Nairobi water mixes with sewage – again

A cholera outbreak is imminent in Nairobi’s Umoja suburb after the city’s drinking water once again got entangled with the sewer system.

Part of the fast growing Umoja Innercore suburb of Nairobi.

Part of the fast growing Umoja Innercore suburb of Nairobi.

Should such an outbreak emerge, hundreds of thousands could be affected in the densely populated suburb, about 12km east of the Kenyan capital.

It is the third time in less than a year that the scandalous mix up of fresh water with sewage has occurred. In previous episodes, the Nairobi City Water and Sewerage Company (NCWSC) blamed haphazard construction of high-rise flats for breakdowns in the sewer system.

Owners of the houses have however blamed the Nairobi City Council for allocating land without informing developers that they are actually building on top of sewer lines. As a result, demolition of properties built on sewer reserves cannot legally proceed because developers were issued valid documents by the City Council.

As the NCWSC attempts to yet again rectify the situation, water supply to Umoja has been shut down. Residents can be seen moving from estate to estate in a vain search for the precious liquid. Certainly, this is a waste of productive time.

Water vendors have emerged to exploit the crisis. A single 20-litre container of water is retailing at Shs40 (US$0.52). Considering that an average household requires at least 5 containers a day, the costs of water are straining family budgets at a time of rising food and fuel prices.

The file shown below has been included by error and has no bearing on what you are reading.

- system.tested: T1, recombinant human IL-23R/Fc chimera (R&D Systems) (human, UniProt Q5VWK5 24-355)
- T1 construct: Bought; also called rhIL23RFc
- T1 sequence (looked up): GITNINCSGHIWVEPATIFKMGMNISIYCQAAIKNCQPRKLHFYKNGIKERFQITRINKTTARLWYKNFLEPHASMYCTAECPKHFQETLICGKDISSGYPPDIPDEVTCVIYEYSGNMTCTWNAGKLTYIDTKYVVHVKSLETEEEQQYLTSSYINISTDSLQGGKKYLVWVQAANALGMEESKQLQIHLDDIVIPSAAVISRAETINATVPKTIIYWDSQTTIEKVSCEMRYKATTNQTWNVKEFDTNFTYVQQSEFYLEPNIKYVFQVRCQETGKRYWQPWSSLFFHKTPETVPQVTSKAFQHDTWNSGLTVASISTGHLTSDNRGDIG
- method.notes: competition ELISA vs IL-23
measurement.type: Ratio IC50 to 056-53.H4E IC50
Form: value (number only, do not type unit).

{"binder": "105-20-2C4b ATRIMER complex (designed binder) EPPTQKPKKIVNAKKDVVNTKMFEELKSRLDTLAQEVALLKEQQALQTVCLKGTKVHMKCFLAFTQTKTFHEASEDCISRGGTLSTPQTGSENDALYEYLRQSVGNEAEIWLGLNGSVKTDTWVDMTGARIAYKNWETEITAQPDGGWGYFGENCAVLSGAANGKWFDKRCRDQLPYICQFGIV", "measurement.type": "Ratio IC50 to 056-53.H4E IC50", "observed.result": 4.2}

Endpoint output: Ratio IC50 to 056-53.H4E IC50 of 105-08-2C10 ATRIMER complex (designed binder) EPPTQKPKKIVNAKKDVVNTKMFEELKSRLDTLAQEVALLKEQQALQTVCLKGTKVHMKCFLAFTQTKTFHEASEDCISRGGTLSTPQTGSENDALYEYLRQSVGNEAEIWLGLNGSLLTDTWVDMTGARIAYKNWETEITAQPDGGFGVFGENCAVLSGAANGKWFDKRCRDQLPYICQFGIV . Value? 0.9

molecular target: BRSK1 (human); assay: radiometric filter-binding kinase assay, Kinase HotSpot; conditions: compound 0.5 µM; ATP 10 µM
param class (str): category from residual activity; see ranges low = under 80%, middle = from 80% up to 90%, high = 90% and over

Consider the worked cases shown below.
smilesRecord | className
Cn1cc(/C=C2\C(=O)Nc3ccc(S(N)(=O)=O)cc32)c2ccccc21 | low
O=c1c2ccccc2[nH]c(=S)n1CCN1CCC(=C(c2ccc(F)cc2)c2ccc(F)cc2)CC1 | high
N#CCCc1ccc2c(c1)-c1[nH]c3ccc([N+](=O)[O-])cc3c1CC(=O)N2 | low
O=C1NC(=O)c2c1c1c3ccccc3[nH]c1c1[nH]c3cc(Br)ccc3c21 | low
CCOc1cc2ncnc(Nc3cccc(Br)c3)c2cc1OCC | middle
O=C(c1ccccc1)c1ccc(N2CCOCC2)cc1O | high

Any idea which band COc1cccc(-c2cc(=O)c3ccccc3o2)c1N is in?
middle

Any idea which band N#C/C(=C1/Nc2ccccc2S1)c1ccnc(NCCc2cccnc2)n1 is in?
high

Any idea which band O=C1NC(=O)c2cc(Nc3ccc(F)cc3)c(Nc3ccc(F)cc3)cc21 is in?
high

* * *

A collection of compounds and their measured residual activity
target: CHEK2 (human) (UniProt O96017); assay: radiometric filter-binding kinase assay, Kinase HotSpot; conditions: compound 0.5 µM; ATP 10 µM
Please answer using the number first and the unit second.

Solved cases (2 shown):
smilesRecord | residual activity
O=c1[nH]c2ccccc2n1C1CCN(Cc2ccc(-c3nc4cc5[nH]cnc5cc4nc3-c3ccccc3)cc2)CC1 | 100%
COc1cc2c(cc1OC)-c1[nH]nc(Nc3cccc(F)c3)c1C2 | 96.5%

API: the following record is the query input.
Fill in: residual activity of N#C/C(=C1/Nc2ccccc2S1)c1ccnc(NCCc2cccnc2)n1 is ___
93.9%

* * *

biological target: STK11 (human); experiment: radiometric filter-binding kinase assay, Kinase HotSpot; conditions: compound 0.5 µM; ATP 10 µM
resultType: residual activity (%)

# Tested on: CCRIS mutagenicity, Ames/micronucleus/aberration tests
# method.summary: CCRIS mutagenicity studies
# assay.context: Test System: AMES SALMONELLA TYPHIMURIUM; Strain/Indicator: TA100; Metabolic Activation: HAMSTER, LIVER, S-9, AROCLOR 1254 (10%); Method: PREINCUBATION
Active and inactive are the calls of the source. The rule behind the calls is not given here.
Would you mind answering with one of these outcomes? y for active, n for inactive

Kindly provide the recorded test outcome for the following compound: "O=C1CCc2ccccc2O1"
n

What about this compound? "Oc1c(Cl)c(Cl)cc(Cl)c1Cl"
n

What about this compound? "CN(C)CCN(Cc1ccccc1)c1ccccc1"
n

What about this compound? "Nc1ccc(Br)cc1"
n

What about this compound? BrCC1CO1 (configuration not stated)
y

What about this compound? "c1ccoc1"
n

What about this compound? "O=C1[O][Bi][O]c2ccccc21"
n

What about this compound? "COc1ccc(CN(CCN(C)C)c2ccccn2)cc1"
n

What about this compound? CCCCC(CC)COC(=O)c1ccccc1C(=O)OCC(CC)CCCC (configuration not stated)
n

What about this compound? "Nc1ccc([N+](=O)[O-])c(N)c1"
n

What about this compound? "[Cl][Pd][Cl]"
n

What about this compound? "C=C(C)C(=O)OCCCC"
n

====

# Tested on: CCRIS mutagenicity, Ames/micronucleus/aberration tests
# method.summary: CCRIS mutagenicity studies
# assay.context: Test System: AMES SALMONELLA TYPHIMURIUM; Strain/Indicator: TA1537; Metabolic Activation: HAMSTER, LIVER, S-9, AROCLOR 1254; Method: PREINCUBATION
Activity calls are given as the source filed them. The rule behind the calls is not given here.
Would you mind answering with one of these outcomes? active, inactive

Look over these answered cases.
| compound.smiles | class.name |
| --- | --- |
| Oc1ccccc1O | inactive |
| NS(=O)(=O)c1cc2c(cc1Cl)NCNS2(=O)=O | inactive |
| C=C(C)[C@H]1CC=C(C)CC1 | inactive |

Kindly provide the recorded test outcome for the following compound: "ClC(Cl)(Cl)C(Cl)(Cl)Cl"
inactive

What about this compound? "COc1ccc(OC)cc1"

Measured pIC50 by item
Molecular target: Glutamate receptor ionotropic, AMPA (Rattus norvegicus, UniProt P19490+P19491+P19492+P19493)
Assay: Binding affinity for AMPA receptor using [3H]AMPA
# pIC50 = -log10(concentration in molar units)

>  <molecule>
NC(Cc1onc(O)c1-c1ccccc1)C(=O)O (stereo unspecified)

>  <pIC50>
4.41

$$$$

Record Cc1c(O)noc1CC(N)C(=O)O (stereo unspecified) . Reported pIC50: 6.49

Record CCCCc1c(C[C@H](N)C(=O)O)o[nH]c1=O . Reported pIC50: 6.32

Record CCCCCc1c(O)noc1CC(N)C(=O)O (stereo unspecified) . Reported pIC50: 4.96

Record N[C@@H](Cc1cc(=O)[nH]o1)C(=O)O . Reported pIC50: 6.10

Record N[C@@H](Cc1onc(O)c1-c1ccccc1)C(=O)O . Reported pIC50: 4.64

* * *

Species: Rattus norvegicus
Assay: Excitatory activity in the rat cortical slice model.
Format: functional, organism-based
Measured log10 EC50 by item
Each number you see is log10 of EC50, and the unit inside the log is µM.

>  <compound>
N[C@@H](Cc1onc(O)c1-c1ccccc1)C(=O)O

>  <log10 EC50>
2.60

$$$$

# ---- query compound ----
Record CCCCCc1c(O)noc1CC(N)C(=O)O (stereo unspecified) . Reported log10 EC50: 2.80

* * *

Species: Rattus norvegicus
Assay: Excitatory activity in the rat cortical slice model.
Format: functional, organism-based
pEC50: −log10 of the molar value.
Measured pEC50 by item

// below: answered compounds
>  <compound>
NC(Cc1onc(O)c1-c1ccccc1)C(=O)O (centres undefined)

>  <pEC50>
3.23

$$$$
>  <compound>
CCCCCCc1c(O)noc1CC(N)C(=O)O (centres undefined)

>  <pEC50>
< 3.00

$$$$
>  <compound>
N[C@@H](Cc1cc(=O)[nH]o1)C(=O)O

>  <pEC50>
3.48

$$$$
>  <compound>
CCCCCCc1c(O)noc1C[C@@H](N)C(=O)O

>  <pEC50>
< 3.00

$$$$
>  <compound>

Meanwhile, Nairobi’s water supply is fast diminishing due to drought. The main water reservoir at Ndakaini is at alarmingly low levelS. The second reservoir at Sasumua, which is in Kinangop, is all but dry. In any case, part of Sasumua dam collapsed six years ago and has never been repaired. Nairobi is getting less water compared to ten years ago when suburbs like Umoja had just a fraction of their present population.

With ongoing shortages of food and fuel coupled with power blackouts, the patience of Kenyans will soon stretch to its limits with calamitous consequences.

Previous articles:

Sewage and water mix-up draws anger

Nairobi water shortages to get worse

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